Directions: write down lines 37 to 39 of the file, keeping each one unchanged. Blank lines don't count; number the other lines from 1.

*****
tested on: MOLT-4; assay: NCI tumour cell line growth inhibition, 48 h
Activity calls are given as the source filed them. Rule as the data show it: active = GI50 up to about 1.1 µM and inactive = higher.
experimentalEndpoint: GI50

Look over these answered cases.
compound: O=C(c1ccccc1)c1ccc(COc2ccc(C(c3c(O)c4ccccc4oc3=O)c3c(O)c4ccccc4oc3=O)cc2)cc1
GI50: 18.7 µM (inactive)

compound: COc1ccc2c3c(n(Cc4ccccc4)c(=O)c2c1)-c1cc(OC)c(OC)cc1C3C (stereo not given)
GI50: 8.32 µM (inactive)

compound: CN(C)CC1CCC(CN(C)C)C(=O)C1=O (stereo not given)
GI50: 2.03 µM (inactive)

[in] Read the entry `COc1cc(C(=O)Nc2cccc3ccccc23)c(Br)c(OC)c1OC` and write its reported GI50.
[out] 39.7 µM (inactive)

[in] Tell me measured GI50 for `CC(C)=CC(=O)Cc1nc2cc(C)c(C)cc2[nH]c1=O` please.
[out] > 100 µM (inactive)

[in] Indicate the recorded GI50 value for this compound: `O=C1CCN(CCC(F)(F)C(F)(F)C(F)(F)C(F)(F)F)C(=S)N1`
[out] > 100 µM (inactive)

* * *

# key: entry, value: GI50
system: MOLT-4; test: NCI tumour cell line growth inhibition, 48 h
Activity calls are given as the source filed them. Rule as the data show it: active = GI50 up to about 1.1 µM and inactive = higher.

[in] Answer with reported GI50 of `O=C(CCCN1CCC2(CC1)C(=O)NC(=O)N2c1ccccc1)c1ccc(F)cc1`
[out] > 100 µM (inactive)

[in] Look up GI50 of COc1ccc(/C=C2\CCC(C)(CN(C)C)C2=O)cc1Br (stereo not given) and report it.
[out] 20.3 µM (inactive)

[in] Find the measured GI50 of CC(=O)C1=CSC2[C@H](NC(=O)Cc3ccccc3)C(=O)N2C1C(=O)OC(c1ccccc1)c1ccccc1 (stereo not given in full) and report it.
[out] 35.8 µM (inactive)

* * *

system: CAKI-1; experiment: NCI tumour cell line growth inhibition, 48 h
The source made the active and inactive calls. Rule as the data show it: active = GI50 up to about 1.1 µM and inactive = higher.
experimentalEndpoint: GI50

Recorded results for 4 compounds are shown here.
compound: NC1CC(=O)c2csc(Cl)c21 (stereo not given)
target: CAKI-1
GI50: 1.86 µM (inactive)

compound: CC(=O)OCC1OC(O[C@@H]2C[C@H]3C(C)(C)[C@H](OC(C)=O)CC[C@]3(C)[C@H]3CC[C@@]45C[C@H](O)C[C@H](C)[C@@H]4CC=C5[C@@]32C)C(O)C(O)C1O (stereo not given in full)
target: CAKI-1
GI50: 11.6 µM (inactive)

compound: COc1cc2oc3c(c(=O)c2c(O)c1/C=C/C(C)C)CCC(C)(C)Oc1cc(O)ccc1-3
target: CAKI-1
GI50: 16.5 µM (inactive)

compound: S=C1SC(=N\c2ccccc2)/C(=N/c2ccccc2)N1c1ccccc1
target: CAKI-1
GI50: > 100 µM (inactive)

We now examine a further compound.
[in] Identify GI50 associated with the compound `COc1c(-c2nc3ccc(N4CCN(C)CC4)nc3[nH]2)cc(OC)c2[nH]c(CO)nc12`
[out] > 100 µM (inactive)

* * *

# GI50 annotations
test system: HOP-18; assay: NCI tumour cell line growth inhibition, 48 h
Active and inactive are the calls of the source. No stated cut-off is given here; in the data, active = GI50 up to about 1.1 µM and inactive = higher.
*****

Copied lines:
GI50: 11.6 µM (inactive)

compound: COc1cc2oc3c(c(=O)c2c(O)c1/C=C/C(C)C)CCC(C)(C)Oc1cc(O)ccc1-3
target: CAKI-1